“By talking about cancer, in all its guises, we make it more normal. We can break down taboos and stop people feeling embarrassed. The difference between an early and late diagnosis is the difference between life and death in many cases”
Dame Deborah James
From smashing poo taboos and glamming up for fundraisers, to sharing her story with unflinching honesty, Dame Deborah James was a bright, brilliant and beautiful campaigner for people affected by cancer. She encouraged us all to always have rebellious hope – the determination to remain hopeful, even when it might seem like there is nothing to be hopeful for.
In December 2016, age 35, Deborah was diagnosed with incurable bowel cancer. Her first instinct was to shout from the rooftops about cancer, raising awareness and raising money for research. As a journalist, host of the You, Me and the Big C podcast and a tireless campaigner for a number of charities, she shone a light on the challenges faced by people living with cancer and brightened many lives in the process. Whether wearing a poo emoji costume and laughing through the hard times, or dressed to impress dancing with her kids, she made so many feel less alone.
In May 2022, Deborah announced that the time had come to stop treatment and receive palliative care at home with her family. However, defiant to the last, she was determined to still give one last, big F*** YOU to cancer. That’s why, together with her family, she set up the Bowelbabe Fund for Cancer Research UK – to support causes she cared about and give more people more time with the people they love.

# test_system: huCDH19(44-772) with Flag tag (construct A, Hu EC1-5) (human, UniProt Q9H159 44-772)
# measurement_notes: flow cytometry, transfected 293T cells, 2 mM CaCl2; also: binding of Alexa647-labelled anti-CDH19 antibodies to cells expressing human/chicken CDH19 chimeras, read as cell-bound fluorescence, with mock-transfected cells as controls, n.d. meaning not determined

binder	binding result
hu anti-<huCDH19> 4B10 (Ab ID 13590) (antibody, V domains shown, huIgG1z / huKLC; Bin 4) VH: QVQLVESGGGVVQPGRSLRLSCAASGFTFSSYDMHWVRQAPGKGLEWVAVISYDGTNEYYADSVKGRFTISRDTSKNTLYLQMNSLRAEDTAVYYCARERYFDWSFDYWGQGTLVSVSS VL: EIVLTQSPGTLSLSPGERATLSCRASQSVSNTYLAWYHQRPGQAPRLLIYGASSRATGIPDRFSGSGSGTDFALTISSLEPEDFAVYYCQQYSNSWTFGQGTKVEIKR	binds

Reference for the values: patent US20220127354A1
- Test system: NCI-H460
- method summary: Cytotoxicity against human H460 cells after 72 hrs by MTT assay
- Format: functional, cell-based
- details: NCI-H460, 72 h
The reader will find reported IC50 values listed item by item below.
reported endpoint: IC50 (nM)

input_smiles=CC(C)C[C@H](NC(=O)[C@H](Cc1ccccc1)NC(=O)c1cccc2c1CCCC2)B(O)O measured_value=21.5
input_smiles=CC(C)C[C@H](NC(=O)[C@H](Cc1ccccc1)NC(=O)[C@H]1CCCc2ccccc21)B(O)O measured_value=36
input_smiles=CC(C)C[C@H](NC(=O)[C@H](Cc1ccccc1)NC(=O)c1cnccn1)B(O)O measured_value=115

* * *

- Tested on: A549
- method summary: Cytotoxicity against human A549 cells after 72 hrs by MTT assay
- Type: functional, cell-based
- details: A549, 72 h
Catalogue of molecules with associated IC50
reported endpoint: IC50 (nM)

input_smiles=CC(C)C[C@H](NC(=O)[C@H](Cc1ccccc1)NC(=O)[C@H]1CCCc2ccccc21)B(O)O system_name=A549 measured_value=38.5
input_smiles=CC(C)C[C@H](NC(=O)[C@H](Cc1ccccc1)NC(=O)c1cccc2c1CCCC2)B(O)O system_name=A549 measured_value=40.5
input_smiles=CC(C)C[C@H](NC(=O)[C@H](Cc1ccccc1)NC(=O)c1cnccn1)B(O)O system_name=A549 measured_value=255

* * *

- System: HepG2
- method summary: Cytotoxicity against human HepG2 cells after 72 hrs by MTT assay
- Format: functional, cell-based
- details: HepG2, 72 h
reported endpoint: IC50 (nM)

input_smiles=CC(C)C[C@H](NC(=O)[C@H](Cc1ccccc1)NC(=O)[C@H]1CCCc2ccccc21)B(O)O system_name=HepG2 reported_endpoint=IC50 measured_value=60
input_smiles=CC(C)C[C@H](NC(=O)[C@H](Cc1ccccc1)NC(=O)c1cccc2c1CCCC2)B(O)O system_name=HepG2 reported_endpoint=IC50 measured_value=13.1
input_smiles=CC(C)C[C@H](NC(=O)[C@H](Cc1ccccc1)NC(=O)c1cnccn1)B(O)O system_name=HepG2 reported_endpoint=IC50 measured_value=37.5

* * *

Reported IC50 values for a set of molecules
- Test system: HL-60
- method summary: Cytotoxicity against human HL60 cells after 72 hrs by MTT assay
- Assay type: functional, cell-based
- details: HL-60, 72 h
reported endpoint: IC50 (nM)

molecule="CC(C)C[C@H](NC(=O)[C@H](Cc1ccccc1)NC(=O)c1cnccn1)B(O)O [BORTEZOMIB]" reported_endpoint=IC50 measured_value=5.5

And your support was truly incredible. The fundraiser smashed past its target of £250k in a single day, going on to raise over £10m including Gift Aid in its first six months – a staggering amount that shows just how many people’s lives Deborah lit up.
Now, we’re going to use the money raised to stick two fingers up to cancer in true Deborah style, helping people live lives full of joy and purpose. We’ll be funding cutting-edge research into early detection and personalised medicine and raising awareness of the signs and symptoms of cancer.
We’re proud to be continuing Deborah’s legacy to bring hope for a better future for people affected by cancer. Thank you for being part of her journey.
“...I call it rebellious hope because it goes against what the statistics say about people with my disease.
I'm rebelling against expectations about how someone in my situation should act, and I'm choosing to remain hopeful despite it perhaps seeming as though there’s nothing to be hopeful for”
Dame Deborah James